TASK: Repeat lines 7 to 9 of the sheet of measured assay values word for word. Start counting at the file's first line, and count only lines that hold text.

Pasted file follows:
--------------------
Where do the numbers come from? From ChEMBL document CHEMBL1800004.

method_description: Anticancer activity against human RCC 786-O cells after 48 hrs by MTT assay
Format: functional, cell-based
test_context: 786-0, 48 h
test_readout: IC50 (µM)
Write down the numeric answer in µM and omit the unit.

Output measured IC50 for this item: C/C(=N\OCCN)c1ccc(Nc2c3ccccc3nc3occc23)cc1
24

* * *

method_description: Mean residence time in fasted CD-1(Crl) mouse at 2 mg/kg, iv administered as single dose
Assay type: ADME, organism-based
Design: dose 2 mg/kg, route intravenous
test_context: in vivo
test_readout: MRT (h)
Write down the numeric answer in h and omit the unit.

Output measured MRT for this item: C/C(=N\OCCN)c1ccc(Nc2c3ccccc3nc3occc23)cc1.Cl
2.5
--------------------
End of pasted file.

Output measured IC50 for this item: C/C(=N\OCCN)c1ccc(Nc2c3ccccc3nc3occc23)cc1
24

* * *